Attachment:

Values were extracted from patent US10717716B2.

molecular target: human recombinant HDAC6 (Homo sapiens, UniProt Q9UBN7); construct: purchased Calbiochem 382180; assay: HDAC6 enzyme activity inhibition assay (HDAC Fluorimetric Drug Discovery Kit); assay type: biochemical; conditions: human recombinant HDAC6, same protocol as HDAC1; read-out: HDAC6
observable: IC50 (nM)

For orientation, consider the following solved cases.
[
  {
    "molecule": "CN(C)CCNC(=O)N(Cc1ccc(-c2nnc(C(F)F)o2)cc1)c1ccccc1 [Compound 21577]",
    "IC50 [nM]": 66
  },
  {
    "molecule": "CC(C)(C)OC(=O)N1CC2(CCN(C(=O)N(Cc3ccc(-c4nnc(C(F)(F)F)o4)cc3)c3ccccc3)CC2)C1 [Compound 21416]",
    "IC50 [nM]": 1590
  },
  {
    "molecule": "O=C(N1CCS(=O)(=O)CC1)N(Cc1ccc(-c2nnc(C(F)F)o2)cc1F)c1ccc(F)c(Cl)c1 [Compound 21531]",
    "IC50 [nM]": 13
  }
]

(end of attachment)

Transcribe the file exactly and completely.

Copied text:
Values were extracted from patent US10717716B2.

molecular target: human recombinant HDAC6 (Homo sapiens, UniProt Q9UBN7); construct: purchased Calbiochem 382180; assay: HDAC6 enzyme activity inhibition assay (HDAC Fluorimetric Drug Discovery Kit); assay type: biochemical; conditions: human recombinant HDAC6, same protocol as HDAC1; read-out: HDAC6
observable: IC50 (nM)

For orientation, consider the following solved cases.
[
  {
    "molecule": "CN(C)CCNC(=O)N(Cc1ccc(-c2nnc(C(F)F)o2)cc1)c1ccccc1 [Compound 21577]",
    "IC50 [nM]": 66
  },
  {
    "molecule": "CC(C)(C)OC(=O)N1CC2(CCN(C(=O)N(Cc3ccc(-c4nnc(C(F)(F)F)o4)cc3)c3ccccc3)CC2)C1 [Compound 21416]",
    "IC50 [nM]": 1590
  },
  {
    "molecule": "O=C(N1CCS(=O)(=O)CC1)N(Cc1ccc(-c2nnc(C(F)F)o2)cc1F)c1ccc(F)c(Cl)c1 [Compound 21531]",
    "IC50 [nM]": 13
  }
]